English vs Western bits
So I just went on ActionRiderTack.com (thanks to the recent thread with their HILARIOUS shipping e mail!) and I noticed that there was a section for "English Bits" and "Western Bits."
Obviously, this is helpful for the shopper, but it got me thinking.
What exactly makes a western bit western and an english bit english? I know a lot of western bits have shanks and they're used differently due to amount of contact, etc. But is a western snaffle similar to an english one?
I looked at the snaffle sections in both and they seem to have very similar bits.
Lastly, is it okay to use an "english bit" on a western bridle or vice versa? I let my SO borrow my eggbutt snaffle for his pony who wasnt responding well to other bits he was trying. Pony seems to like it better.
Style and tradition.
Originally Posted by AliCat518
A ring snaffle is a ring snaffle, whether it's marketed for dressage or dressed up with silver.
If you aren't showing you can use whatever bit you want on whatever bridle you want.
Just be prepared for the barn fashion police to be ahgasted. :lol:
What gaited said- A snaffle is a snaffle. Some bits however you will only find in the english or western world. I've never seen a western horse ridden in a mullen mouth rubber pelham or an english horse ridden in a cathedral port.
As far as ring snaffles they are all the same.
Western snaffles usually attach to the cheek piece in a kinda T shape like this:
English ones attach is all sorts of ways that I'm sure you're used to. Since I have rode english for about 15 years and only western for about 4, I have many, many more english bits that western so I school a lot of western horses in english snaffles... I wouldn't show in them however, but it really makes no difference to the horse, snaffle wise.
In my experience, the difference is usually price. I could pay $60 and up for an elevator bit or find the same thing in 'western' for $25 (and yes, I've used it foxhunting and not been struck by lightning or the fashion police). Conversely I have English egg butt bits that might go on a western headstall depending on the horse.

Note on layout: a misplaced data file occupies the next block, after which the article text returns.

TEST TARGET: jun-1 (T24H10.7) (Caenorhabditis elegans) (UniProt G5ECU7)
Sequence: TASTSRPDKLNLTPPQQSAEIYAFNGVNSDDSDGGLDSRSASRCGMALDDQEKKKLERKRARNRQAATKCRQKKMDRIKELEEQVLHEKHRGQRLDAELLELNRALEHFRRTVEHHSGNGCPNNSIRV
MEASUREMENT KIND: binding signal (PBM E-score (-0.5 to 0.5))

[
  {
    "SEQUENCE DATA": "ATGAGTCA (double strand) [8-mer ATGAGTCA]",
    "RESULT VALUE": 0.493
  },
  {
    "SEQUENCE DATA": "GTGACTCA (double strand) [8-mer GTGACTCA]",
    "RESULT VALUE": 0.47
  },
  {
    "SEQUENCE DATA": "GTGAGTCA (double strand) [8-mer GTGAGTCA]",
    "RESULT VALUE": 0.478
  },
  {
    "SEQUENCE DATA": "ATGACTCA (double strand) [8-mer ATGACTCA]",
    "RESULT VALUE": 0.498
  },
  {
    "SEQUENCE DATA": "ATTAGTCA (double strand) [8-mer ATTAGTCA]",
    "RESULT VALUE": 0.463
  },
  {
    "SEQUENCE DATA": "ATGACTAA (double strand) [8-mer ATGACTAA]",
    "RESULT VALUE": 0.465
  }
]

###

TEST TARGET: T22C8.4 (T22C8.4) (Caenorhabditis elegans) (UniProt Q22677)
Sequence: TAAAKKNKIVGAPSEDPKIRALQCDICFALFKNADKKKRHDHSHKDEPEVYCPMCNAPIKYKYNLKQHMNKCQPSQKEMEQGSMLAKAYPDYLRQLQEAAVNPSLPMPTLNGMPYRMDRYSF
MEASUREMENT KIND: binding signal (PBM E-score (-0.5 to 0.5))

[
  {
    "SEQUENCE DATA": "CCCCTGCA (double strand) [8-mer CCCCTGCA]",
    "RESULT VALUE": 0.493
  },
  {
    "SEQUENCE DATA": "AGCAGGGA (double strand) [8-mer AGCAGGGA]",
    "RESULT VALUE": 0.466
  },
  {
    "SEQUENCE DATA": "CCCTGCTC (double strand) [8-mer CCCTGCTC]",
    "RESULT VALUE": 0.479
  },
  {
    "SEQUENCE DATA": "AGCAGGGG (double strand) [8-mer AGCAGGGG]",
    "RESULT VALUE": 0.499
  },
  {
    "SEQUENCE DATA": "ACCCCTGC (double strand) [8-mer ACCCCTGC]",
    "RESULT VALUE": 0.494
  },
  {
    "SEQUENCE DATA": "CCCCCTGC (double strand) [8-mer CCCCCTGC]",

If I were to be showing I suppose I would make sure I passed muster. But since I rarely do these days, no worries!
sometimes the mouthpieces in the snaffle will be thinner for a western snaffle
also the western D will look like the one in the link overhunter posted while an english D will look more like a D
you are also much more likely to find a sweet iron or copper mouth in the western bits and rubber for english bits
Interesting question. There are western pelhams, sorta kinda, but no Western kimberwicks/kimblewicks, although I'm sure a wretched Myler D-ring with "hooks" comes real freaking close. I've tacked up Western many a time with a cute little kimberwick bit on my cute little horse and gone on to trail ride. And I've wondered, why the heck couldnt I ride my horse (that's accustomed to go in a curb alone) using a weymouth alone? Would the world end? I mean, I'd really rather NOT use a bit with 8 inch shanks on it, seems like overkill.
There are alot of similarities, and to me, with your basic snaffle bits they can cross over between the two. The D ring snaffle I am using on my hunter right now is the same snaffle bit I used to show my western pleasure horse in when she was young. And my "AA" tradition ruled trainer thinks that it is perfectly fine. When you get to more advanced bits, there are some differences, but there are always going to be similarities. For example - when I was showing all-around at the breed shows, my horses that showed in curbs for western usually went in a kimberwick or a Myler with a port - very easy for the horse to cross over between the two.
On a side rant - I wish people would realize the similarities here. I board at an all discipline barn that is closer to my house than my trainers and had a natural horsemanship person come up and accuse me of all "English" bits being too harsh on a horses mouth (see smooth mouth D ring snaffle or rubber covered snaffle above), too tight in the mouth (she thought there should be no wrinkles at the corner of the mouth - my mare has 2), and that I was being cruel for using both a hackamore and a bit (ie my cavesson). She had no interest in me showing her the "cruel" bit, that no reins were attacked to the "hackamore", just pointing out how cruel I was. Okay, I'm going to end here - just had to vent for a sec.
At least we cruel English people don't feel the need to walk around with big whips where ever we go... Oh wait, carrot sticks...:cool:
Originally Posted by sandsarita
'Natural' does not IMO figure into the equation. This is just a person lacking in general horsemanship and knowledge!
Originally Posted by sandsarita